And Those who are autistic many times live with severe anxiety because of all of that.

    I’ve seen people who are autistic mistakingly diagnosed Bi Polar and then the Bi Polar treatment causing extreme issues the people didn’t have before. It’s made some violent who before hand were not violent…and some doctors do little to undo all that. The wrong doctor can ruin that person’s life in a snap.

    And parents need to be parents again. There is no sense in someone who isn’t always thinking things through correctly being handed a gun just for fun or allowing them acess to violent games and story lines and letting them ponder the possibilities on all of that.

    There needs to be better and more appropriate services for mental health and those with developmental disabilities. And if other disabilities are there too, of course they should be supported.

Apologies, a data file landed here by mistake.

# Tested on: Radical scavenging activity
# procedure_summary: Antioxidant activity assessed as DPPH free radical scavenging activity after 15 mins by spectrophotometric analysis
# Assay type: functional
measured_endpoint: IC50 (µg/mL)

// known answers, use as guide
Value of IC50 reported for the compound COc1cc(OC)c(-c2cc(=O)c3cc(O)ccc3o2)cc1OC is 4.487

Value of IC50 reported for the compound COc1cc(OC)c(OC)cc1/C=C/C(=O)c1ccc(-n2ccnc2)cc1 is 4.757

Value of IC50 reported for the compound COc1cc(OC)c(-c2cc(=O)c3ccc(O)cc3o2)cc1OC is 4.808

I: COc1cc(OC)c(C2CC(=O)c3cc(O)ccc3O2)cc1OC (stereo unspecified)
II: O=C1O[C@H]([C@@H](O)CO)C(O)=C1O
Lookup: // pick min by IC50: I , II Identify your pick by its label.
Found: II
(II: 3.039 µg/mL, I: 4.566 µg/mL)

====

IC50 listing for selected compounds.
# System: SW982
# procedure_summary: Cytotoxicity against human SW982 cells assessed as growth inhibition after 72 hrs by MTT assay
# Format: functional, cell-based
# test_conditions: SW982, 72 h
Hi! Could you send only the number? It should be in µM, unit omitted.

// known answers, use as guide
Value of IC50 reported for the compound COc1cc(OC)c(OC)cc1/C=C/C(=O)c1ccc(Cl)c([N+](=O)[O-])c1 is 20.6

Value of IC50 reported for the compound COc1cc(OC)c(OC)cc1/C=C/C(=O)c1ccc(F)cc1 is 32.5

So sorry you went through all that. I cried too on Friday.

    • Thanks, Martha. I loved your post.
      To be really honest, I think I’m only willing to be as open about my depression and struggles therein now that I realize that those types of struggles are far, far more common than not. That is to say, I think the “sane” person who doesn’t have slices of depression or darkness they work through are actually way more rare than the opposite. Knowing this makes it easier for me to raise my hand.

      Again, I always love your writing – thanks for sharing the link to your post!

  • I cried Friday, Saturday, Sunday, Monday and yesterday… and this morning while driving to work right after I droped my son in school! I have been so moved by this tragedy. I also read the I Am Adam Lanza’s Mother article and it was hard, I feel for her, she seemed to helpless! I have hope that something is going to change this time, I have signed two petitions alredy about gun control, many people are working in favor of a positive change. Is just very sad that something like that had to happen for this country to demand change.

  • Oh! and I just read this morning that an 11 year old boy in Utah brought a .22 milimeter gun to shcool to “protect himself and classmates in case of another atack” WRONG!!!